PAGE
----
Entrepreneur Beginners Guide “The Biggest Investment in Your Company Is Yours” Quick and complete Guide to Entrepreneurship for Beginners to Starting and Running a Business


Entrepreneur Beginners Guide

“The Biggest Investment in Your Company Is Yours”

If I have nothing to sacrifice, I have nothing to gain. —Catherine Ndereba, Kenyan marathon runner

Every now and then I attend angel investor meetings from which I draw much of my advice fur young entrepreneurs. Being part of the early-stage, technology investment community affords me an exclusive opportunity to assess firsthand the quality of several startups. In doing so, I see many of the mistakes that companies make when presenting their companies and ideas to angel investors. Criticism given behind closed doors or in personal conversations among angels is often more valuable than the feedback given after the official presentation to the body. Entrepreneur mistakes range from not preparing thoroughly to not answering a question asked by an angel during the dreaded question-and-answer period. Once in a blue moon, I come across a company that makes a mistake regarding its capital structure, g angels a sound reason to doubt the commitment of the founders or top executives in the company.

Before speaking to the body of angels, the person presenting on behalf of the company seeking funds disputes the company’s executive summary. This one or two-page summary ‘offers vital information in an easily readable tabular format—information like the business description, problem and solution, revenue model, board members, and funds sought. It also-includes the company’s current investment structure, which shows how much money the founders and other investors have put into the business.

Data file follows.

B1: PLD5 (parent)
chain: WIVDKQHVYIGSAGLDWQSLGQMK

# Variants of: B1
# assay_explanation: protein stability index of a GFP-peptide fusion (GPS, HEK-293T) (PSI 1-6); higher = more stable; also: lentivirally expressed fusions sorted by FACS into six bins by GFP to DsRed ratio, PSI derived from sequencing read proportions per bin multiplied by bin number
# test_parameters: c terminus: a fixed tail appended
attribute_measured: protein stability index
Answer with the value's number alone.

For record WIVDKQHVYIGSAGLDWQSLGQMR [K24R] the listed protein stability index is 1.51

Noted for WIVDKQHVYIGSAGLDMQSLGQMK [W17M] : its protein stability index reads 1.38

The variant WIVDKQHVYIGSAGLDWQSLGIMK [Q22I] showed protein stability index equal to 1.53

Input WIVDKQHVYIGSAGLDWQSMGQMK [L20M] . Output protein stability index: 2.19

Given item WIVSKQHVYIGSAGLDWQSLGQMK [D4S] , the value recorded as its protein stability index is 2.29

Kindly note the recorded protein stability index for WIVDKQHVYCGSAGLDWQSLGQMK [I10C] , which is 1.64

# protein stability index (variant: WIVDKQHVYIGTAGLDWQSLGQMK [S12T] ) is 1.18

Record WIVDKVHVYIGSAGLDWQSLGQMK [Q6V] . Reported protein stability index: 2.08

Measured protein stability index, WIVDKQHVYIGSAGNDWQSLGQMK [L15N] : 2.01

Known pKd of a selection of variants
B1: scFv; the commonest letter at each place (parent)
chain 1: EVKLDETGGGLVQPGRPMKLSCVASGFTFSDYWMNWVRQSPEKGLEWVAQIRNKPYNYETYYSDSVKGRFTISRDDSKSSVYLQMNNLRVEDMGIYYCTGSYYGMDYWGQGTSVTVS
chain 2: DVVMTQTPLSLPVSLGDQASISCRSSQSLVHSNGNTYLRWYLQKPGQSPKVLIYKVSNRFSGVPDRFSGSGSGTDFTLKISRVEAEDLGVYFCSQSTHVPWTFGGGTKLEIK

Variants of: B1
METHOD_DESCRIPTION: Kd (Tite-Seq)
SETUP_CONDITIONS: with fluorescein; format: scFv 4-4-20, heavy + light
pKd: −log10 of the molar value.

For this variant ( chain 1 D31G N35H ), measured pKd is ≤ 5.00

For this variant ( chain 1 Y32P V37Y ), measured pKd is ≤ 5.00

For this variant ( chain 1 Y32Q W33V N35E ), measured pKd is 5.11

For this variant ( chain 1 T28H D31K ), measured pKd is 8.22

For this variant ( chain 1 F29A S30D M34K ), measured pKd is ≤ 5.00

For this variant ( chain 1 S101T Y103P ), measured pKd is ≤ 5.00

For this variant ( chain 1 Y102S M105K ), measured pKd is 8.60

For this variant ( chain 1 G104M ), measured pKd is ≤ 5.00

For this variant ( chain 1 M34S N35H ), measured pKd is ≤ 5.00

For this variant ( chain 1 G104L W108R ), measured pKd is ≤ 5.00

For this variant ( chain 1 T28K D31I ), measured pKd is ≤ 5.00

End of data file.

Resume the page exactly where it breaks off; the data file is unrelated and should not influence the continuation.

In general, no matter how promising your business may be, investors Want to know that you have some skin in the game. How much money you put into a business is a reflection of your own commitment to and belief in the business. Would you invest in a company whose founders have put little or no money into the company during its early stages? Probably not. You would at least like to know why the founder’s investment is so small. Even if there is a technical founder on the team, for example, who has provided tens of thousands of dollars worth of sweat equity, it’s always a good sign that he has also put hard cash into the business.

For example, one company presenting at a recent angel meeting I attended had two types of investors: The founders collectively invested $55,000, and they also had a $45,000 research grant. The company was requesting a six-figure investment. Another company with a more complex investment structure had six different investors, totaling just under $300,000 in investment capital. The founder alone had invested $200,000. His company was asking for a $500,000 investment to scale and to reach projected revenues of almost $8 million by 2015. These two companies are great examples of companies that put their money where their business is.

If you are seeking investment capital from an -angel or a relative, be sure to quantify in clear terms the investment you’ve made in the company. Investors want to see that important information, which can increase your probability of getting funded. If you are raising money in an unconventional way, you may have to quantify your input in an unconventional way. For instance, log the hours you’ve worked on your business and price your labor based on cur-rent market conditions. Or add up all the expenses you’ve had to pay to get the business to where it is. Do whatever it takes to validate your dedication to the business. A business whose founders are well-vested is a business that’s worthier of investment.

Leave a Reply